EASTERN HOG-NOSED SNAKEGeneral Ecology
The Eastern Hog-nosed snake is recognized as a threatened species in Ontario and has a limited range in Southern Ontario. These snakes are typically found in sandy habitats, such as beaches and dry woods - especially where there is a healthy population of toads which are this snake's favourite meal! Wasaga Beach Provincial Park provides suitable habitat for this species and has been spotted a number of times within park boundaries.
The name of this snake refers to the expanded scales around the front of their face, giving the snake an up-turned snout appearance. The function of these shovel-like scales is to assist the snake in burrowing through loose sand in search of the American toad. Hog-nosed snakes are specialized toad feeders and are resistant to the toxins toads contain. This snake is not venomous and is harmless.
One of the main threats to the Eastern Hog-nosed snake is the lack of public awareness regarding their fascinating behaviour and their habitat requirements. In many places in Ontario, the destruction of suitable habitat is cause for concern. These snakes are completely harmless, but their bizarre defence technique can be confused with a dangerous display. When threatened, hog-nosed snakes will rear their head, flatten their neck to look like a cobra, and hiss loudly. If this display is not effective, the snake will harmlessly strike at the intruder with its mouth closed. The Eastern Hog-nosed snake has developed these techniques that resemble venomous snake activity as a defence mechanism to ward off predators. As a last resort the snake will finally roll over onto its back and play dead to convince their predator they are an unappetizing feast!
Hog-nosed snakes are fairly distinctive. They are a heavy-bodied snake with a shovel-like upturned snout and a grey/brown colour. Young snakes have irregular green and brown patches along their back, while adult snakes tend to be uniform in colour. A key feature of this snake is conspicuous black patches just behind their head. The average length is about 60 cm (2 feet), with a maximum length of one metre (three and a half feet). Often simply observing this behaviour is enough to determine it is a hog-nosed snake!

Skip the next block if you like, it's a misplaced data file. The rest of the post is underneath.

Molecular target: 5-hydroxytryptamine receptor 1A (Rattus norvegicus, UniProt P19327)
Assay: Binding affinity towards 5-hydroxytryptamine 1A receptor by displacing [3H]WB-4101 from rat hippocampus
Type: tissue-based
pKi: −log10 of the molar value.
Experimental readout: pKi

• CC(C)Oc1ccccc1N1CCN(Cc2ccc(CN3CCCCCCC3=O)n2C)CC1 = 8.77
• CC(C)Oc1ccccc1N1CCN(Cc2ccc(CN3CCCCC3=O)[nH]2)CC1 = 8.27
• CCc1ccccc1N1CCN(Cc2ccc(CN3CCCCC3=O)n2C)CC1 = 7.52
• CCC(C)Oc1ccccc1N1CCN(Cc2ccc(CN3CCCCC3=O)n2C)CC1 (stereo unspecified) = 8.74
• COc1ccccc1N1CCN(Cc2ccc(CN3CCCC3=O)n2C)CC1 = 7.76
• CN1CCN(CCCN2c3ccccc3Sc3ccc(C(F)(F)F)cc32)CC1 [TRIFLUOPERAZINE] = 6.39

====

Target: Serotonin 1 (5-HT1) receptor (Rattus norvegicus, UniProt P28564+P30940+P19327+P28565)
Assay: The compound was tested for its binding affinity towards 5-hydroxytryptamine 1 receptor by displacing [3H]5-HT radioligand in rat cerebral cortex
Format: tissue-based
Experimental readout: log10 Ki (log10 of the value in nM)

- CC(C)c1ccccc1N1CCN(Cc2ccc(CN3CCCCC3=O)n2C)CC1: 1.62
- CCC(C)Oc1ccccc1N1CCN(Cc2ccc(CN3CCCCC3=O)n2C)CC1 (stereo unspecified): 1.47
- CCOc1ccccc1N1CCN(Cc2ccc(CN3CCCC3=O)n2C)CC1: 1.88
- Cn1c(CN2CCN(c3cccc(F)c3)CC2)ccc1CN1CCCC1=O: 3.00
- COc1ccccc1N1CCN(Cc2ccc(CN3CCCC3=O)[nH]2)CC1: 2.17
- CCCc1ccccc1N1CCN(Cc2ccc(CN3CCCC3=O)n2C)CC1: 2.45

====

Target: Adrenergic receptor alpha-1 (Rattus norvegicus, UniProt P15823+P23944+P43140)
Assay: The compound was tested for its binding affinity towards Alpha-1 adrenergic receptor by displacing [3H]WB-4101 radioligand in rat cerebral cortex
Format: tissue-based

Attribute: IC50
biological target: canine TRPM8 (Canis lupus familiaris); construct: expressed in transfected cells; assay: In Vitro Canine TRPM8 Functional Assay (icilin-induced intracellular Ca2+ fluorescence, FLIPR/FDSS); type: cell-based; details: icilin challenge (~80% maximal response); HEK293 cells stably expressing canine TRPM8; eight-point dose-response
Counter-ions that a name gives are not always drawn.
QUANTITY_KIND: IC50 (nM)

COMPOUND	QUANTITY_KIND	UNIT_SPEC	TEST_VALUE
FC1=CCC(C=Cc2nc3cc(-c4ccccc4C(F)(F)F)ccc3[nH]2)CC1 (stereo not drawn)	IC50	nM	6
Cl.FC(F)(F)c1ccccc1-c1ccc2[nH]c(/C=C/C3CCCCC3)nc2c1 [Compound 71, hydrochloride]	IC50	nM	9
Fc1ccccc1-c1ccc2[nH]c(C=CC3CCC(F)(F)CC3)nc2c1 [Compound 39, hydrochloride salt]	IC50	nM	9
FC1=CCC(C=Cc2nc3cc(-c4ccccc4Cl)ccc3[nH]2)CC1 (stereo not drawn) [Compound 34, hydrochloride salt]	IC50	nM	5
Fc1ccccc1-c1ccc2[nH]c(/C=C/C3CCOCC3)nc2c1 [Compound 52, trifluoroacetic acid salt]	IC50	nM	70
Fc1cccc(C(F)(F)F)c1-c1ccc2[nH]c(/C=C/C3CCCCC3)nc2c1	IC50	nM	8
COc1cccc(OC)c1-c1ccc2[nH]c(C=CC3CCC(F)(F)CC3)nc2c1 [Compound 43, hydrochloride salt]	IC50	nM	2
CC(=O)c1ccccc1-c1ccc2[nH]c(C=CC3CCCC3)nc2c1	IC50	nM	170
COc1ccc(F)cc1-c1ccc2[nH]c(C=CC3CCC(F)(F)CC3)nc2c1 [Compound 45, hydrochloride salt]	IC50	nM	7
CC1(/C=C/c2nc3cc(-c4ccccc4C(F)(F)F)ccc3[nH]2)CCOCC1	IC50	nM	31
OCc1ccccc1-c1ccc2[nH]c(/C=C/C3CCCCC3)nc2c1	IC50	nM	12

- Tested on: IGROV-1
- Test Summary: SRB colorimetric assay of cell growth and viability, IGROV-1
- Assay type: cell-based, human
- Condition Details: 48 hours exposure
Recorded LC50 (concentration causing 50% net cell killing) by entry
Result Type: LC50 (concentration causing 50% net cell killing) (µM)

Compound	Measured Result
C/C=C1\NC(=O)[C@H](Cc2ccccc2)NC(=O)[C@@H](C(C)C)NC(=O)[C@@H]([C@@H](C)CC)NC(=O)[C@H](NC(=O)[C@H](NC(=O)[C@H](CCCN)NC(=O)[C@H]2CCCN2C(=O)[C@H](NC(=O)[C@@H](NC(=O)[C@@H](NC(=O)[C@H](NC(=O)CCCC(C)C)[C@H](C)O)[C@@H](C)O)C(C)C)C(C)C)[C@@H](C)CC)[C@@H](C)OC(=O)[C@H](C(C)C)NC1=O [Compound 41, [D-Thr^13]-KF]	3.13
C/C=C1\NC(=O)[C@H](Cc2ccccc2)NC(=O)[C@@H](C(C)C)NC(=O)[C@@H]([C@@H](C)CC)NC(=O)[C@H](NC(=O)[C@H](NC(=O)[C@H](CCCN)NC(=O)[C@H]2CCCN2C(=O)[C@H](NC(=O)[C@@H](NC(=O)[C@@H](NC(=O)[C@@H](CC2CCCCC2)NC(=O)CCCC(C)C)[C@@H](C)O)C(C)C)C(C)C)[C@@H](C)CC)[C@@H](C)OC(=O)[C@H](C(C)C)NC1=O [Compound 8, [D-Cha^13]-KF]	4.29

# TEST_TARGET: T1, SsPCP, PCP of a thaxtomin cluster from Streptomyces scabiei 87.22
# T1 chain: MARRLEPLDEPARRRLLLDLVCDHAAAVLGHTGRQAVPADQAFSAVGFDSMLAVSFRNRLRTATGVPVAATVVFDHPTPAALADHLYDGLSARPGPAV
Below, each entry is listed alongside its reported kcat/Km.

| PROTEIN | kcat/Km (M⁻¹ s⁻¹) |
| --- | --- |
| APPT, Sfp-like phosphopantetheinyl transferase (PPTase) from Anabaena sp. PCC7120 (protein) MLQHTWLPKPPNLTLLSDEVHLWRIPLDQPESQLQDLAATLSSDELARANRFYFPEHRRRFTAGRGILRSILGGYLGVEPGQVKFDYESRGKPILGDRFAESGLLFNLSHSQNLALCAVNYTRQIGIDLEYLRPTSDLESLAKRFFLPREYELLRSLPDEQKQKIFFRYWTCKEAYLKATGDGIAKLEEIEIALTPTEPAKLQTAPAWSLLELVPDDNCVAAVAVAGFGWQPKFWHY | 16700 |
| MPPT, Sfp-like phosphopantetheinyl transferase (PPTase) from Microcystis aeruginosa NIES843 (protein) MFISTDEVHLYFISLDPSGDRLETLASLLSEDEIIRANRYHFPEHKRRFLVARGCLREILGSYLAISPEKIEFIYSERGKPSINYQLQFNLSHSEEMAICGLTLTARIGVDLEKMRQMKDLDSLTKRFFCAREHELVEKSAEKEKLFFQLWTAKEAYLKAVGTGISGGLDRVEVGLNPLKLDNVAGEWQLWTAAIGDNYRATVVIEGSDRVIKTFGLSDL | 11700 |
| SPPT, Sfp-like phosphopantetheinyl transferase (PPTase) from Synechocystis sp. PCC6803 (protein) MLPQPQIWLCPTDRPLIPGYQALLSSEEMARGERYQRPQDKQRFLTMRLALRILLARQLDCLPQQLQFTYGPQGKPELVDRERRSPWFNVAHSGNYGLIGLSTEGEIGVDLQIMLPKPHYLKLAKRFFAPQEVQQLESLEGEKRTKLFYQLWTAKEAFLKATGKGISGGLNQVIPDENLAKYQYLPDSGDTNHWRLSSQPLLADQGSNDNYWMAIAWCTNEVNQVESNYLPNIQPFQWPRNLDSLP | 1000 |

Most people run when they see a snake, but not the researchers at Wasaga Beach Provincial Park! The research team, made up of the park's Natural Heritage Education staff, local naturalists and community volunteers are hoping to unravel the mysteries of this secretive snake. Within Ontario, Hog-nosed snakes are designated as threatened, indicating that this species is particularly at risk because of low or declining numbers, habitat loss, or some other undetermined reason. Our research will focus on the life history, microhabitat, and ecological requirements of the Eastern Hog-nosed Snake (Heterodon platyrhinos) in Wasaga Beach Provincial Park and the surrounding community.
When snakes are caught we take measurements relating to length, circumference, and mass to determine changes over time. We also take a small sample of blood to determine relationships within our population and to compare it to other known populations of Hog-nosed snakes. The snakes are only out of their natural setting for a few hours and are released back to the same point of capture.
One of the key aspects of our research is trying to figure out the size of the local hog-nosed population. By inserting a tiny microchip into the side of a snake we'll be able to identify that individual if we recapture it at a future date. After a few years, we'll be able to estimate the population based on the percentage of snakes we recover with microchips.
The other focus of our research is determining the seasonal movements of these snakes. This is accomplished through the use of radio telemetry equipment. We surgically implant snakes with radio transmitters and then track them every other day until they enter hibernation in the fall. The data from this study will help us assess habitat preferences and what areas of the park they like to use for feeding, shedding their skin, mating, and hibernating.
You can help the research team at Wasaga Beach Provincial Park by reporting any sightings of this snake as soon as possible. Please notify park staff by calling the park office 705-429-2516.